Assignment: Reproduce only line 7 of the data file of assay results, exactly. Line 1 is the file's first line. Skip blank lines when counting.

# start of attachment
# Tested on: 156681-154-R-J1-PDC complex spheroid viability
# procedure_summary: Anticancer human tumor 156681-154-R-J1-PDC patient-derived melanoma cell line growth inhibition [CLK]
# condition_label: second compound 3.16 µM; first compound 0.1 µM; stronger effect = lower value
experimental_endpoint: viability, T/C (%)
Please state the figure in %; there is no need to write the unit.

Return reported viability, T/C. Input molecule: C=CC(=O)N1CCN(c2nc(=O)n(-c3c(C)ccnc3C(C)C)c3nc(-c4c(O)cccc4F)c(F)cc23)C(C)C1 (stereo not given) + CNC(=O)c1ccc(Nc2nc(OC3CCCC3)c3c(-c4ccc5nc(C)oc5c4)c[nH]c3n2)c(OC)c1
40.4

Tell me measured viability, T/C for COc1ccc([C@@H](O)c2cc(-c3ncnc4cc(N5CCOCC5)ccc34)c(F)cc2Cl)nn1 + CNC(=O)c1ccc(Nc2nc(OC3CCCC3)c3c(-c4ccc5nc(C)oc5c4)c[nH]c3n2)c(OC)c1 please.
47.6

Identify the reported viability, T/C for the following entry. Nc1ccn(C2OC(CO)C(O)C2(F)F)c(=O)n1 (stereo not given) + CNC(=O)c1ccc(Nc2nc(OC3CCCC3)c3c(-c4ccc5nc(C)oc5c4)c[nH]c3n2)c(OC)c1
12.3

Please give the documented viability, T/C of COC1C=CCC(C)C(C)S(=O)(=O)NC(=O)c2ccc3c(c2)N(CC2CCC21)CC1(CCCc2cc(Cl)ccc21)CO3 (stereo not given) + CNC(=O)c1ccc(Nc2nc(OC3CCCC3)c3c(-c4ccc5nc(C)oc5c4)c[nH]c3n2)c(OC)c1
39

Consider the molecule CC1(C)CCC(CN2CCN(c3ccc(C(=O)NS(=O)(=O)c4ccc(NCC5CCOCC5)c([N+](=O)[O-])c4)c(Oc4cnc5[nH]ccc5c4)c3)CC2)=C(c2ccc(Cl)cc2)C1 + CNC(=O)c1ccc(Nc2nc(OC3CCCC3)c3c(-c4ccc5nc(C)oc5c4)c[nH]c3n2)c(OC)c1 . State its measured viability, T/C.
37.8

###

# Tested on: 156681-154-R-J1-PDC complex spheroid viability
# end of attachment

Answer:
40.4